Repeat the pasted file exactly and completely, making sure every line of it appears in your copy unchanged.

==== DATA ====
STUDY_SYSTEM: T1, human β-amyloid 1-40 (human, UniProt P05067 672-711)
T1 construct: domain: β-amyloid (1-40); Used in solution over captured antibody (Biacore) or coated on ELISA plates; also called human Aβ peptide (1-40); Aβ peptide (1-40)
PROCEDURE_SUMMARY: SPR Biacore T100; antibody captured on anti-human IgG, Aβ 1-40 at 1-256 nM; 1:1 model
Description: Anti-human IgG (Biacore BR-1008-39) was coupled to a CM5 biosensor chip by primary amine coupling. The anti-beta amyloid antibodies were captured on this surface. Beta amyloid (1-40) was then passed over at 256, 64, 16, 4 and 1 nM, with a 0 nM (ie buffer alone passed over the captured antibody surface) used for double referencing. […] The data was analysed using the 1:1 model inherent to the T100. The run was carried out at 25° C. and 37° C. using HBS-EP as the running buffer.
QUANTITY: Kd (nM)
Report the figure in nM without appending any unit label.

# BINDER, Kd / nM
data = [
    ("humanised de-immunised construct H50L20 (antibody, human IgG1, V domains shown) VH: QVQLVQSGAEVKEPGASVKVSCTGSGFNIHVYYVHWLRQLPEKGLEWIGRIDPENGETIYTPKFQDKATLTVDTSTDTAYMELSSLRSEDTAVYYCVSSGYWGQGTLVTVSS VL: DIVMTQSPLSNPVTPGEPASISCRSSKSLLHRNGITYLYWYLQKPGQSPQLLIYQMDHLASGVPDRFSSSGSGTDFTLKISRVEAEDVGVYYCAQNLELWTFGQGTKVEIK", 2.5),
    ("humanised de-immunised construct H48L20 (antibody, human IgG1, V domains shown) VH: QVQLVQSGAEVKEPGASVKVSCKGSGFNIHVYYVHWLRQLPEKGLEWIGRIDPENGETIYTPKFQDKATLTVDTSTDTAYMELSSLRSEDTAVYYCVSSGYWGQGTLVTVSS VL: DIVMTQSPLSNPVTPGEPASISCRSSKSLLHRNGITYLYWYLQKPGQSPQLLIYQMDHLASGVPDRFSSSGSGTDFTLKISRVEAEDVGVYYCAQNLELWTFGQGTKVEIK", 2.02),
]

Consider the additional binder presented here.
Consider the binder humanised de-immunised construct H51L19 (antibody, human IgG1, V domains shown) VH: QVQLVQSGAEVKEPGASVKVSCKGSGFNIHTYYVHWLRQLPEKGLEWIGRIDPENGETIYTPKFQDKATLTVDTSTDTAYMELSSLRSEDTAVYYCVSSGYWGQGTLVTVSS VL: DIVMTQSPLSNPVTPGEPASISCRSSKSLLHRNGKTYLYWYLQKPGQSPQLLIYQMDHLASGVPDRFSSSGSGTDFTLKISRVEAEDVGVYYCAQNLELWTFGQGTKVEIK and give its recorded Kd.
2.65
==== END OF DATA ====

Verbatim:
STUDY_SYSTEM: T1, human β-amyloid 1-40 (human, UniProt P05067 672-711)
T1 construct: domain: β-amyloid (1-40); Used in solution over captured antibody (Biacore) or coated on ELISA plates; also called human Aβ peptide (1-40); Aβ peptide (1-40)
PROCEDURE_SUMMARY: SPR Biacore T100; antibody captured on anti-human IgG, Aβ 1-40 at 1-256 nM; 1:1 model
Description: Anti-human IgG (Biacore BR-1008-39) was coupled to a CM5 biosensor chip by primary amine coupling. The anti-beta amyloid antibodies were captured on this surface. Beta amyloid (1-40) was then passed over at 256, 64, 16, 4 and 1 nM, with a 0 nM (ie buffer alone passed over the captured antibody surface) used for double referencing. […] The data was analysed using the 1:1 model inherent to the T100. The run was carried out at 25° C. and 37° C. using HBS-EP as the running buffer.
QUANTITY: Kd (nM)
Report the figure in nM without appending any unit label.

# BINDER, Kd / nM
data = [
    ("humanised de-immunised construct H50L20 (antibody, human IgG1, V domains shown) VH: QVQLVQSGAEVKEPGASVKVSCTGSGFNIHVYYVHWLRQLPEKGLEWIGRIDPENGETIYTPKFQDKATLTVDTSTDTAYMELSSLRSEDTAVYYCVSSGYWGQGTLVTVSS VL: DIVMTQSPLSNPVTPGEPASISCRSSKSLLHRNGITYLYWYLQKPGQSPQLLIYQMDHLASGVPDRFSSSGSGTDFTLKISRVEAEDVGVYYCAQNLELWTFGQGTKVEIK", 2.5),
    ("humanised de-immunised construct H48L20 (antibody, human IgG1, V domains shown) VH: QVQLVQSGAEVKEPGASVKVSCKGSGFNIHVYYVHWLRQLPEKGLEWIGRIDPENGETIYTPKFQDKATLTVDTSTDTAYMELSSLRSEDTAVYYCVSSGYWGQGTLVTVSS VL: DIVMTQSPLSNPVTPGEPASISCRSSKSLLHRNGITYLYWYLQKPGQSPQLLIYQMDHLASGVPDRFSSSGSGTDFTLKISRVEAEDVGVYYCAQNLELWTFGQGTKVEIK", 2.02),
]

Consider the additional binder presented here.
Consider the binder humanised de-immunised construct H51L19 (antibody, human IgG1, V domains shown) VH: QVQLVQSGAEVKEPGASVKVSCKGSGFNIHTYYVHWLRQLPEKGLEWIGRIDPENGETIYTPKFQDKATLTVDTSTDTAYMELSSLRSEDTAVYYCVSSGYWGQGTLVTVSS VL: DIVMTQSPLSNPVTPGEPASISCRSSKSLLHRNGKTYLYWYLQKPGQSPQLLIYQMDHLASGVPDRFSSSGSGTDFTLKISRVEAEDVGVYYCAQNLELWTFGQGTKVEIK and give its recorded Kd.
2.65